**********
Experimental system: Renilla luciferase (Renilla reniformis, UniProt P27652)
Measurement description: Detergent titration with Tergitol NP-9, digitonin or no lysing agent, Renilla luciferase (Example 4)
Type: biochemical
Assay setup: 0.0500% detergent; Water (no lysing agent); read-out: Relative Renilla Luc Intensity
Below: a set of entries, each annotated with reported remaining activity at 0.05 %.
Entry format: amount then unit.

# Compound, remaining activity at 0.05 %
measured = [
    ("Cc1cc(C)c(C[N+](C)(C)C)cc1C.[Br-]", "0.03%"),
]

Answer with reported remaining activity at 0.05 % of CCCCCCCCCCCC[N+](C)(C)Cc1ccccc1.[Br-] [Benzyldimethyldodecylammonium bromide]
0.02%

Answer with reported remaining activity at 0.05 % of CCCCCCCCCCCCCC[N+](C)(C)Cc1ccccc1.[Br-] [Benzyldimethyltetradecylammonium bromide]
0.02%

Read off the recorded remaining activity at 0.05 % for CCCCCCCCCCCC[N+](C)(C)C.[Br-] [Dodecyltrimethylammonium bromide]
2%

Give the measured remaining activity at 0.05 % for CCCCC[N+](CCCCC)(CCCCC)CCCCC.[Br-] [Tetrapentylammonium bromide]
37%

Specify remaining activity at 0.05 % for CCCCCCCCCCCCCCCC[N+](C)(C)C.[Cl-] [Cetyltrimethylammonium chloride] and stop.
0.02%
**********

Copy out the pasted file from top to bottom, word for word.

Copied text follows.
Experimental system: Renilla luciferase (Renilla reniformis, UniProt P27652)
Measurement description: Detergent titration with Tergitol NP-9, digitonin or no lysing agent, Renilla luciferase (Example 4)
Type: biochemical
Assay setup: 0.0500% detergent; Water (no lysing agent); read-out: Relative Renilla Luc Intensity
Below: a set of entries, each annotated with reported remaining activity at 0.05 %.
Entry format: amount then unit.

# Compound, remaining activity at 0.05 %
measured = [
    ("Cc1cc(C)c(C[N+](C)(C)C)cc1C.[Br-]", "0.03%"),
]

Answer with reported remaining activity at 0.05 % of CCCCCCCCCCCC[N+](C)(C)Cc1ccccc1.[Br-] [Benzyldimethyldodecylammonium bromide]
0.02%

Answer with reported remaining activity at 0.05 % of CCCCCCCCCCCCCC[N+](C)(C)Cc1ccccc1.[Br-] [Benzyldimethyltetradecylammonium bromide]
0.02%

Read off the recorded remaining activity at 0.05 % for CCCCCCCCCCCC[N+](C)(C)C.[Br-] [Dodecyltrimethylammonium bromide]
2%

Give the measured remaining activity at 0.05 % for CCCCC[N+](CCCCC)(CCCCC)CCCCC.[Br-] [Tetrapentylammonium bromide]
37%

Specify remaining activity at 0.05 % for CCCCCCCCCCCCCCCC[N+](C)(C)C.[Cl-] [Cetyltrimethylammonium chloride] and stop.
0.02%